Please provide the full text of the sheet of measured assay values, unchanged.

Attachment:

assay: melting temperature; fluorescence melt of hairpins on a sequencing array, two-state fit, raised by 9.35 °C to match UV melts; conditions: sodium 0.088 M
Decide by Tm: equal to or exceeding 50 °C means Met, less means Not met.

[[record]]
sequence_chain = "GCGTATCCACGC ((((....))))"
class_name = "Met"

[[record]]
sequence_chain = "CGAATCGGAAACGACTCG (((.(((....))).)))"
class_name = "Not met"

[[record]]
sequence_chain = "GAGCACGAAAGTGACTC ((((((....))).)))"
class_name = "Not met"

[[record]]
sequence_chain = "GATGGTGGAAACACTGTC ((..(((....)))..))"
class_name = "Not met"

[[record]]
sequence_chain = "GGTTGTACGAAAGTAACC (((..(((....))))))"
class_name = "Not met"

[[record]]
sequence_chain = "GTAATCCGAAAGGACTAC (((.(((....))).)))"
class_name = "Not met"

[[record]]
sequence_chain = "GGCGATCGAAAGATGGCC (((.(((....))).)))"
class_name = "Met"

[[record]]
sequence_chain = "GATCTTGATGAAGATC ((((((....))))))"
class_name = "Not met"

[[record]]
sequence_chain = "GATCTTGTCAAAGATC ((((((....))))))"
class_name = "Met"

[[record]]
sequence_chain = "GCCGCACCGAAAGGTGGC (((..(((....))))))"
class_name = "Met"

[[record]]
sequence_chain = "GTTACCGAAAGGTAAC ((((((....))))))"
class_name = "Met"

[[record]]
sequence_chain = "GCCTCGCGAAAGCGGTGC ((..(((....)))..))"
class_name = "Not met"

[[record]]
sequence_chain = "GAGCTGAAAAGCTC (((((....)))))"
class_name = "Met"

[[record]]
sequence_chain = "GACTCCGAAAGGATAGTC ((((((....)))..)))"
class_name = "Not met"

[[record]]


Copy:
assay: melting temperature; fluorescence melt of hairpins on a sequencing array, two-state fit, raised by 9.35 °C to match UV melts; conditions: sodium 0.088 M
Decide by Tm: equal to or exceeding 50 °C means Met, less means Not met.

[[record]]
sequence_chain = "GCGTATCCACGC ((((....))))"
class_name = "Met"

[[record]]
sequence_chain = "CGAATCGGAAACGACTCG (((.(((....))).)))"
class_name = "Not met"

[[record]]
sequence_chain = "GAGCACGAAAGTGACTC ((((((....))).)))"
class_name = "Not met"

[[record]]
sequence_chain = "GATGGTGGAAACACTGTC ((..(((....)))..))"
class_name = "Not met"

[[record]]
sequence_chain = "GGTTGTACGAAAGTAACC (((..(((....))))))"
class_name = "Not met"

[[record]]
sequence_chain = "GTAATCCGAAAGGACTAC (((.(((....))).)))"
class_name = "Not met"

[[record]]
sequence_chain = "GGCGATCGAAAGATGGCC (((.(((....))).)))"
class_name = "Met"

[[record]]
sequence_chain = "GATCTTGATGAAGATC ((((((....))))))"
class_name = "Not met"

[[record]]
sequence_chain = "GATCTTGTCAAAGATC ((((((....))))))"
class_name = "Met"

[[record]]
sequence_chain = "GCCGCACCGAAAGGTGGC (((..(((....))))))"
class_name = "Met"

[[record]]
sequence_chain = "GTTACCGAAAGGTAAC ((((((....))))))"
class_name = "Met"

[[record]]
sequence_chain = "GCCTCGCGAAAGCGGTGC ((..(((....)))..))"
class_name = "Not met"

[[record]]
sequence_chain = "GAGCTGAAAAGCTC (((((....)))))"
class_name = "Met"

[[record]]
sequence_chain = "GACTCCGAAAGGATAGTC ((((((....)))..)))"
class_name = "Not met"

[[record]]